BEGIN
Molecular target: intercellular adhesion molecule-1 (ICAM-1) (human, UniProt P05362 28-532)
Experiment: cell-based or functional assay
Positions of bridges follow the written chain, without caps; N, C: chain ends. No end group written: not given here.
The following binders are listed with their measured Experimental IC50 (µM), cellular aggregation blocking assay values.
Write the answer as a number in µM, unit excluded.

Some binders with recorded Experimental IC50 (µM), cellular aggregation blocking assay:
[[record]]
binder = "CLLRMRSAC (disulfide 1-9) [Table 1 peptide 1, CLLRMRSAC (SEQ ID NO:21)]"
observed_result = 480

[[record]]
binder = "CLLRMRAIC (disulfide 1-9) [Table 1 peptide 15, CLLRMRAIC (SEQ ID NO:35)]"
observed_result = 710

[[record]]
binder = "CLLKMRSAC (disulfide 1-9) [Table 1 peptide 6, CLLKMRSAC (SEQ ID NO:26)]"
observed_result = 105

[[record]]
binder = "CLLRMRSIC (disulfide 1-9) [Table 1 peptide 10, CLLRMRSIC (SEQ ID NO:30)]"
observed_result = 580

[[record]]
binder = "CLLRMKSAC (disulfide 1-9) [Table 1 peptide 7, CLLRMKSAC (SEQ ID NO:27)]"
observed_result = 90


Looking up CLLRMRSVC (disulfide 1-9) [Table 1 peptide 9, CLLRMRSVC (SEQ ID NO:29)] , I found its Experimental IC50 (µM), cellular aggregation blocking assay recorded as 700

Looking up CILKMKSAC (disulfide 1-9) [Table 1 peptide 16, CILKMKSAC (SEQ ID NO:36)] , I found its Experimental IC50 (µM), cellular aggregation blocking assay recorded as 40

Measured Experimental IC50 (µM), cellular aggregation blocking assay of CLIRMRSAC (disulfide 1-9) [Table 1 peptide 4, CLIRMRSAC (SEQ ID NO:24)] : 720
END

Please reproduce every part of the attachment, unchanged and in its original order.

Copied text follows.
Molecular target: intercellular adhesion molecule-1 (ICAM-1) (human, UniProt P05362 28-532)
Experiment: cell-based or functional assay
Positions of bridges follow the written chain, without caps; N, C: chain ends. No end group written: not given here.
The following binders are listed with their measured Experimental IC50 (µM), cellular aggregation blocking assay values.
Write the answer as a number in µM, unit excluded.

Some binders with recorded Experimental IC50 (µM), cellular aggregation blocking assay:
[[record]]
binder = "CLLRMRSAC (disulfide 1-9) [Table 1 peptide 1, CLLRMRSAC (SEQ ID NO:21)]"
observed_result = 480

[[record]]
binder = "CLLRMRAIC (disulfide 1-9) [Table 1 peptide 15, CLLRMRAIC (SEQ ID NO:35)]"
observed_result = 710

[[record]]
binder = "CLLKMRSAC (disulfide 1-9) [Table 1 peptide 6, CLLKMRSAC (SEQ ID NO:26)]"
observed_result = 105

[[record]]
binder = "CLLRMRSIC (disulfide 1-9) [Table 1 peptide 10, CLLRMRSIC (SEQ ID NO:30)]"
observed_result = 580

[[record]]
binder = "CLLRMKSAC (disulfide 1-9) [Table 1 peptide 7, CLLRMKSAC (SEQ ID NO:27)]"
observed_result = 90


Looking up CLLRMRSVC (disulfide 1-9) [Table 1 peptide 9, CLLRMRSVC (SEQ ID NO:29)] , I found its Experimental IC50 (µM), cellular aggregation blocking assay recorded as 700

Looking up CILKMKSAC (disulfide 1-9) [Table 1 peptide 16, CILKMKSAC (SEQ ID NO:36)] , I found its Experimental IC50 (µM), cellular aggregation blocking assay recorded as 40

Measured Experimental IC50 (µM), cellular aggregation blocking assay of CLIRMRSAC (disulfide 1-9) [Table 1 peptide 4, CLIRMRSAC (SEQ ID NO:24)] : 720